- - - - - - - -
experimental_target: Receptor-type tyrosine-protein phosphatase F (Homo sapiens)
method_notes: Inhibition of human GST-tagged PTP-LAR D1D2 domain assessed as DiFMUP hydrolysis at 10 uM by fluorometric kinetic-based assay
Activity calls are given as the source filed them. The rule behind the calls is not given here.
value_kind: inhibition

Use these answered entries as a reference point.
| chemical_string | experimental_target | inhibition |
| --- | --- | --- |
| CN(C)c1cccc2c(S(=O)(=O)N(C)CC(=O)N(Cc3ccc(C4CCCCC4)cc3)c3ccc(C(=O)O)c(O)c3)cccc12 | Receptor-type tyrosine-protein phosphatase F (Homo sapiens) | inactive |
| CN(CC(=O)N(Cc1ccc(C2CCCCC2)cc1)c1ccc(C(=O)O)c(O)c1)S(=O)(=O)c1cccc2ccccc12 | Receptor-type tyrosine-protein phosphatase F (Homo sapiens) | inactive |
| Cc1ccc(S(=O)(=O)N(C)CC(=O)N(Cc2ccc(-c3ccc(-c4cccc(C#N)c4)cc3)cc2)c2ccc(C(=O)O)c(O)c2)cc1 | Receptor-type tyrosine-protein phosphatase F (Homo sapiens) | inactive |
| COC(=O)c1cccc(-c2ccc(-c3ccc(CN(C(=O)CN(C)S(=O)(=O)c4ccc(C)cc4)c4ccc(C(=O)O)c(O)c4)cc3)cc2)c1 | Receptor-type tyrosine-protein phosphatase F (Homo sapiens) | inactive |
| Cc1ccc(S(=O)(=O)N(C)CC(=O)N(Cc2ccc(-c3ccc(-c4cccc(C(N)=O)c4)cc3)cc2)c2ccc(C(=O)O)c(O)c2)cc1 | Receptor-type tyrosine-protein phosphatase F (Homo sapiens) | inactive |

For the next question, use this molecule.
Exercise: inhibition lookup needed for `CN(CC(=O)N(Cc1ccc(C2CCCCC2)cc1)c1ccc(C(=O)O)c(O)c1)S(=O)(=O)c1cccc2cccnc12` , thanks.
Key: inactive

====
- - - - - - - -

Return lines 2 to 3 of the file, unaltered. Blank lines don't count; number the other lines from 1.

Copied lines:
method_notes: Inhibition of human GST-tagged PTP-LAR D1D2 domain assessed as DiFMUP hydrolysis at 10 uM by fluorometric kinetic-based assay
Activity calls are given as the source filed them. The rule behind the calls is not given here.